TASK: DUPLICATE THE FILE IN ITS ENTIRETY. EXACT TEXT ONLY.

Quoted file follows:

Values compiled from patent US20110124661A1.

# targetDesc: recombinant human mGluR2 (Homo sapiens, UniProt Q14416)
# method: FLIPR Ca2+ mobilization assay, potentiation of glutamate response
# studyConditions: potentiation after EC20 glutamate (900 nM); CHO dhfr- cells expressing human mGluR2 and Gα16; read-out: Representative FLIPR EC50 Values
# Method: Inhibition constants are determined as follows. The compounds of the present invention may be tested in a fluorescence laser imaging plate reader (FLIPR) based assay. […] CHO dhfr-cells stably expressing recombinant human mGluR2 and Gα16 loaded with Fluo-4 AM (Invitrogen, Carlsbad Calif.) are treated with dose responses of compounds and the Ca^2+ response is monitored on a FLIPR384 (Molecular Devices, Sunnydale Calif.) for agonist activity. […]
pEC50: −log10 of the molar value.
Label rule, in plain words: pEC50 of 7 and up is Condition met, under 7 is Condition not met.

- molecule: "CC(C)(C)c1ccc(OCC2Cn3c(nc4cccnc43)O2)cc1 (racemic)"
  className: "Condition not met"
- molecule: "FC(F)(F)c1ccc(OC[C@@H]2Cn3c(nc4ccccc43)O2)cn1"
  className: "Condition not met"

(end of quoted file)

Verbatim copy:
Values compiled from patent US20110124661A1.

# targetDesc: recombinant human mGluR2 (Homo sapiens, UniProt Q14416)
# method: FLIPR Ca2+ mobilization assay, potentiation of glutamate response
# studyConditions: potentiation after EC20 glutamate (900 nM); CHO dhfr- cells expressing human mGluR2 and Gα16; read-out: Representative FLIPR EC50 Values
# Method: Inhibition constants are determined as follows. The compounds of the present invention may be tested in a fluorescence laser imaging plate reader (FLIPR) based assay. […] CHO dhfr-cells stably expressing recombinant human mGluR2 and Gα16 loaded with Fluo-4 AM (Invitrogen, Carlsbad Calif.) are treated with dose responses of compounds and the Ca^2+ response is monitored on a FLIPR384 (Molecular Devices, Sunnydale Calif.) for agonist activity. […]
pEC50: −log10 of the molar value.
Label rule, in plain words: pEC50 of 7 and up is Condition met, under 7 is Condition not met.

- molecule: "CC(C)(C)c1ccc(OCC2Cn3c(nc4cccnc43)O2)cc1 (racemic)"
  className: "Condition not met"
- molecule: "FC(F)(F)c1ccc(OC[C@@H]2Cn3c(nc4ccccc43)O2)cn1"
  className: "Condition not met"